First act to check is Tjeerd Bomhof and his solo project Dazzled Kid. I already saw the Voicst front man a while ago and was impressed. He's bringing the same big band onto the stage this time as well. But the singer is off to a hesitating start though and seems a bit tensed which isn't weird on a big festival like this. During the first couple of songs he manages to pull it together though and slowly grows into it. His voice isn't too great today and this is noticeable in the higher registers. Maybe it
s the nerves but with this great band it doesn't matter and the sound is good. It even turns magical now and then like in 'Stronger'. By the end everyone is loving it and Bomhof's emotions explode in the last song '99 Cent Dreams' when he starts trashing the drum kit.

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Go Back To The Zoo (Ronald Says 8 out of 10)
This band are rocketing upwards in their career. I've been following them for a while now and saw them live in beach bar Timboektoe about one year ago with a few hundred people. Now they're playing the main stage in front of 50,000 people. The boys must have been dead nervous but are hiding that well. The band manages to put down a big sound that's needed for this huge crowds. Singer Cas Hieltjes, in a bright green African shirt, acts like he's used to playing huge crowds and is using most of the stage. They brought confetti canons, inflatable elephants, a big jungle picture at the back and a huge gorilla inflates itself during 'I'm The Night'. They are a hit producing machine and especially the up-tempo songs are working very well. Their slower songs aren't as good but they know how to balance that in their set list. Half of the crowd is jumping and cheering and when they close with their big hit and best song 'Electric' the field explodes.

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The Gaslight Anthem (Ronald Says 7 out of 10)
With a big picture of a skull in the back and lots of tattoos you may expect a heavy rock band. But this band are inspired by Bruce Springsteen and play rock songs in the same style. Looking at their faces you can see they aren't as dangerous as it seems. Their songs are good and sound great live. Singer Brian Fallon looks like a nice guy and is chatting away. His voice sounds clear and their show is nicely balanced. It just is lacking a bit of danger. If they can put a bit more spice in their music and performance it could turn into an unforgettable show like their big inspiration The Boss proved two years ago.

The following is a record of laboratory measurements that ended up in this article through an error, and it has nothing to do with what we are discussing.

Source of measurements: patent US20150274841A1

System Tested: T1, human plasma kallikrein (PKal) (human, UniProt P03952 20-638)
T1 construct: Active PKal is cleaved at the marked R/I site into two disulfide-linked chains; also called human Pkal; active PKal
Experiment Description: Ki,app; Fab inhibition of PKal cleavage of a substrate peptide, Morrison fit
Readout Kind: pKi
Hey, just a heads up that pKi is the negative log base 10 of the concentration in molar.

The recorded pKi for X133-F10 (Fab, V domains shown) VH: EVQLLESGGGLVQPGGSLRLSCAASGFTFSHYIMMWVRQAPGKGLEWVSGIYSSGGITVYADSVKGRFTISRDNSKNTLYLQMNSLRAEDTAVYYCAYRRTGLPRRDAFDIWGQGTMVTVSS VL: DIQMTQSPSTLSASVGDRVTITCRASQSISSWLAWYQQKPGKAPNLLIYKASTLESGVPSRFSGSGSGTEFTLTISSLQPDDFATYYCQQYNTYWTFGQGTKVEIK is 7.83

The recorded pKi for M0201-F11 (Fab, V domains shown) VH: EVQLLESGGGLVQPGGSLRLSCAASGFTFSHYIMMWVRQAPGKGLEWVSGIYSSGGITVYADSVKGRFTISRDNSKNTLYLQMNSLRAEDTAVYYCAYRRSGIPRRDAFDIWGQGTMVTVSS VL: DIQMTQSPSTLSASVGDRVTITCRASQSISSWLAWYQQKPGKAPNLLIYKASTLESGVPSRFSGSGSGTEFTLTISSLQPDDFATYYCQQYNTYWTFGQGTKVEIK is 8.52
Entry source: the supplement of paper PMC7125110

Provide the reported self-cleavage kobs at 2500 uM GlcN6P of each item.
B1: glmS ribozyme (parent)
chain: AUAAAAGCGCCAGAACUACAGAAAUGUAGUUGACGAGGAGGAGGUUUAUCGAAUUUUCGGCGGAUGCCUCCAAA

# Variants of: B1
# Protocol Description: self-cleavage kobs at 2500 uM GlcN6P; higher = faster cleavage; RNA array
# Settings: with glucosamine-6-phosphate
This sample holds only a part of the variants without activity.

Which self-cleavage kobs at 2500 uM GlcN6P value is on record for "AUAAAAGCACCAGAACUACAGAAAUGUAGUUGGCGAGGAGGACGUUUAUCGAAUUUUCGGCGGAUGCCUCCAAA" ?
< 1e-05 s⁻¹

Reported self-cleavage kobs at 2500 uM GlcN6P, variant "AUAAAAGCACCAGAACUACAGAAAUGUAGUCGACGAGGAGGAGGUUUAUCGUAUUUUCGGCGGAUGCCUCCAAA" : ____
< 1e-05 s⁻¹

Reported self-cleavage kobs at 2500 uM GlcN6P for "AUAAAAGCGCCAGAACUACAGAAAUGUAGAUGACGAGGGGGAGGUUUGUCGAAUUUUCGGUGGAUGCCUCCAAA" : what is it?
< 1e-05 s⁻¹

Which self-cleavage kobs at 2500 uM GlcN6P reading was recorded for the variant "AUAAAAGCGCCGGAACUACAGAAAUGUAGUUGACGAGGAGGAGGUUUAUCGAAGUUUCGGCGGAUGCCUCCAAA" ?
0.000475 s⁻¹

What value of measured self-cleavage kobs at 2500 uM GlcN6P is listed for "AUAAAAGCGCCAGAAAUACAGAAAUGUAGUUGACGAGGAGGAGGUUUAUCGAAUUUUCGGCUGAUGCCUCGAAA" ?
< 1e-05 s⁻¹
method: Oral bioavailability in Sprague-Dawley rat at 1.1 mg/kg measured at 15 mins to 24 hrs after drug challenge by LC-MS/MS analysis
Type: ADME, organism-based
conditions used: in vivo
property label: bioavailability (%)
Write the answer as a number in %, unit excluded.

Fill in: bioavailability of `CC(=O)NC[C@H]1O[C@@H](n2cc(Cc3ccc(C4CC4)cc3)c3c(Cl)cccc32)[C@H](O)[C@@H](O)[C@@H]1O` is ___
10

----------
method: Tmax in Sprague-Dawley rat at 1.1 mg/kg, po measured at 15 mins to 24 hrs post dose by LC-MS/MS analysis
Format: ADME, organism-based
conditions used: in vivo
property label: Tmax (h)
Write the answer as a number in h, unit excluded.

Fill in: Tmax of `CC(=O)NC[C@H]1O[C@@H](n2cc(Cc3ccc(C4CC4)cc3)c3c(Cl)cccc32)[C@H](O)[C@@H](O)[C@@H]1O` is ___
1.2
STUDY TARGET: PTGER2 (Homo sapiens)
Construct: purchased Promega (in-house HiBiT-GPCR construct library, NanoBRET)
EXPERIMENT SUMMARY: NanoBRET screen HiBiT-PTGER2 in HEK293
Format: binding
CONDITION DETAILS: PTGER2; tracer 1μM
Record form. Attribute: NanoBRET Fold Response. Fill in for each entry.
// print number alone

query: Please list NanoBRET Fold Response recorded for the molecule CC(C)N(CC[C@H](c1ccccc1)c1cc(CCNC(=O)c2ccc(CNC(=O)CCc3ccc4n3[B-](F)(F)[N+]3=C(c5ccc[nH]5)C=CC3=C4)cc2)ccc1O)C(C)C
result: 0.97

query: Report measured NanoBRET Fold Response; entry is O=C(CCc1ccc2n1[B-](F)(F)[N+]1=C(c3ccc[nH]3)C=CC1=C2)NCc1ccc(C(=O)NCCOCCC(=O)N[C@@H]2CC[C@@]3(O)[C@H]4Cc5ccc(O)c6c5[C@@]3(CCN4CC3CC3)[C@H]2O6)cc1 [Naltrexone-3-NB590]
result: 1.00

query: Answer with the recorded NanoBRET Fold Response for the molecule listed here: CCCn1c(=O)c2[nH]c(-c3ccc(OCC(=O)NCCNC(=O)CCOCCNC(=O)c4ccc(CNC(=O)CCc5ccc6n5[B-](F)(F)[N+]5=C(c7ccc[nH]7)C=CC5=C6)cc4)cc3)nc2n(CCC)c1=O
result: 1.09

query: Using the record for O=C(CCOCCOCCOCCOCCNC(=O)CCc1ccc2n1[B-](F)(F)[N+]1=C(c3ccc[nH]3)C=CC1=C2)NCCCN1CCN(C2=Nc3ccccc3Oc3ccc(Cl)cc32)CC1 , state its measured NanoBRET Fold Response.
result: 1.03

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Kaiser Chiefs (Ronald Says 6 out of 10)
They have played every major festival several times and are an audience favourite. Their lively shows with the ever active front man Ricky Wilson resulted in many memorable moments. But their hitmachine came to a grinding hold with their third record and the songs of their upcoming record aren't really promising either. And that's obvious in their performance today. All their hits are still good for a bouncing crowd and many people join the sing-along verses. But their setlist isn't well chosen and the new songs are scattered throughout it causing many dead moments. They aren't really catchy and no matter what Wilson tries they don't go down easy. Of course they have to change direction since they can't keep on producing the same anthems over and over again. But they may have gone down the wrong road since their show has given in on energy and speed. A real shame.